Product Description

Cut Time and Errors in Patient Billing

AutoBilling uses scanners or handheld computers to automate how data is entered into medical billing systems. Versatile and easy to use, AutoBilling works with any type of medical billing system.

Most healthcare providers use a standard form to record the procedures and diagnoses associated with a patient visit. Commonly called a "patient encounter form", a "charge slip", or a "superbill", this document captures all the information needed for billing.

In the past, the data on this form would be manually keyed into the provider's billing system - a tedious task that consumes many hours of staff time. AutoBilling replaces manual keying of data with a computerized solution. It automatically reads encounter forms, or acquires charge information from handheld computers, validates the data found, and sends the data to the billing system. AutoBilling is faster than a human operator and does not make mistakes.

Scan Forms / Acquire Charges From Handheld Computers

AutoBilling can use a scanner attached to a computer to process encounter forms. A medium speed scanner will read six pages per minute and has a fifty-page document feeder.

AutoBilling can also use handheld computers for the entering of charge information. For the handhelds, we normally provide an interface with your billing system that downloads the daily patient schedule to the handheld. This interface is free with our system and does not require the involvement of the billing system vendor. After a day's charges have been captured on the handheld, the handheld is synchronized with the main AutoBilling database, and the charge information uploaded.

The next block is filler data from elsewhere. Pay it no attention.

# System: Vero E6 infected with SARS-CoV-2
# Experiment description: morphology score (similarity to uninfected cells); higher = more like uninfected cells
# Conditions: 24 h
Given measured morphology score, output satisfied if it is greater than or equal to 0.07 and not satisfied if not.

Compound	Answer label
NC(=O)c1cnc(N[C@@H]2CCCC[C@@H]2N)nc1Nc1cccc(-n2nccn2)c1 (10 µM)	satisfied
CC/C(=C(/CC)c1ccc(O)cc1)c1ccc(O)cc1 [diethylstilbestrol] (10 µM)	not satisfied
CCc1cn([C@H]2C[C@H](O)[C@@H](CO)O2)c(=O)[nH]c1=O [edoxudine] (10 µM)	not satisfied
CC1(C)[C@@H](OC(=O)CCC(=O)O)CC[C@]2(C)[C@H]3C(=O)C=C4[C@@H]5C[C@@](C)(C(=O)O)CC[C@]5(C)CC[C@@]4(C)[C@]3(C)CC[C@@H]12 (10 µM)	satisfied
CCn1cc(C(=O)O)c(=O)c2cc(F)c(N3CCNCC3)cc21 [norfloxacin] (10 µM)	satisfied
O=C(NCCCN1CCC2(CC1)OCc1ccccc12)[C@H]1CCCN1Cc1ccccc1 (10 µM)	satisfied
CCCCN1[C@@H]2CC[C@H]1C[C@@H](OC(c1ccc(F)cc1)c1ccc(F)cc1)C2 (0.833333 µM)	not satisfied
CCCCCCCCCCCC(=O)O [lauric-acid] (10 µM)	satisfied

Replace Manual Effort

AutoBilling performs obvious validations, such as making sure every procedure has a diagnosis, and more complex ones, such as making sure certain procedure-diagnosis combinations are used for certain insurance companies. Validations can also be customized for each installation, as per client requirements.

Once validated, the data is sent to the billing system by supplying the billing system application with the same keystrokes and mouse-clicks that would be entered by a person. This "keystroke emulation" allows for complete flexibility when entering any type of data into the billing program. For example, the data entered can include not only procedures and diagnosis, but also items such as modifiers, quantities, payments, referrers, authorizations, injury dates, and dates for follow-up appointments.

In addition to saving the time and effort associated with manual entry, AutoBilling offers these major benefits:

  • Far fewer data entry errors
  • Consistent application of data entry rules
  • Reduced rejections from insurance companies
  • Tracking of missing forms
  • Ability to rapidly research past data entry history on any account
  • An integrated database of all patient records